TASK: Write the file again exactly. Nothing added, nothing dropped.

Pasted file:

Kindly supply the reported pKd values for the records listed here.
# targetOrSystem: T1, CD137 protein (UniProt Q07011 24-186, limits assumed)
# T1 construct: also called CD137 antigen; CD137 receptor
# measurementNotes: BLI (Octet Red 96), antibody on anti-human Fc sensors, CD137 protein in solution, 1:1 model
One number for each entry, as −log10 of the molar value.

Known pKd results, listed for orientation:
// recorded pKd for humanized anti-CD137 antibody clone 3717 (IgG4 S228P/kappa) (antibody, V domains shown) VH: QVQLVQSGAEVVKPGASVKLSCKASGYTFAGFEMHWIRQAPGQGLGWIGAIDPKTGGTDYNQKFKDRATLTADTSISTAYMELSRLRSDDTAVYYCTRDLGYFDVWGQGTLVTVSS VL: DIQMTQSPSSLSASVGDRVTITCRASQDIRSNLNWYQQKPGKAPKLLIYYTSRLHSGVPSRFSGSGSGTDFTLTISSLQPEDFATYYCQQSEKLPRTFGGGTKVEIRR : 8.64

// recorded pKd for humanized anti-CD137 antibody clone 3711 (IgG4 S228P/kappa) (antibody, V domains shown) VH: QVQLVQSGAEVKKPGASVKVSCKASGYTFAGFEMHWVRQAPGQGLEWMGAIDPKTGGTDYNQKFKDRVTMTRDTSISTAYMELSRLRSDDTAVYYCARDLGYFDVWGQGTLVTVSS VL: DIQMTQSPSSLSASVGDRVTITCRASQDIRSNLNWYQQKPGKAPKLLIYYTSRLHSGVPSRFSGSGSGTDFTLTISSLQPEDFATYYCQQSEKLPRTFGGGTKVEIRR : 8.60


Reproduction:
Kindly supply the reported pKd values for the records listed here.
# targetOrSystem: T1, CD137 protein (UniProt Q07011 24-186, limits assumed)
# T1 construct: also called CD137 antigen; CD137 receptor
# measurementNotes: BLI (Octet Red 96), antibody on anti-human Fc sensors, CD137 protein in solution, 1:1 model
One number for each entry, as −log10 of the molar value.

Known pKd results, listed for orientation:
// recorded pKd for humanized anti-CD137 antibody clone 3717 (IgG4 S228P/kappa) (antibody, V domains shown) VH: QVQLVQSGAEVVKPGASVKLSCKASGYTFAGFEMHWIRQAPGQGLGWIGAIDPKTGGTDYNQKFKDRATLTADTSISTAYMELSRLRSDDTAVYYCTRDLGYFDVWGQGTLVTVSS VL: DIQMTQSPSSLSASVGDRVTITCRASQDIRSNLNWYQQKPGKAPKLLIYYTSRLHSGVPSRFSGSGSGTDFTLTISSLQPEDFATYYCQQSEKLPRTFGGGTKVEIRR : 8.64

// recorded pKd for humanized anti-CD137 antibody clone 3711 (IgG4 S228P/kappa) (antibody, V domains shown) VH: QVQLVQSGAEVKKPGASVKVSCKASGYTFAGFEMHWVRQAPGQGLEWMGAIDPKTGGTDYNQKFKDRVTMTRDTSISTAYMELSRLRSDDTAVYYCARDLGYFDVWGQGTLVTVSS VL: DIQMTQSPSSLSASVGDRVTITCRASQDIRSNLNWYQQKPGKAPKLLIYYTSRLHSGVPSRFSGSGSGTDFTLTISSLQPEDFATYYCQQSEKLPRTFGGGTKVEIRR : 8.60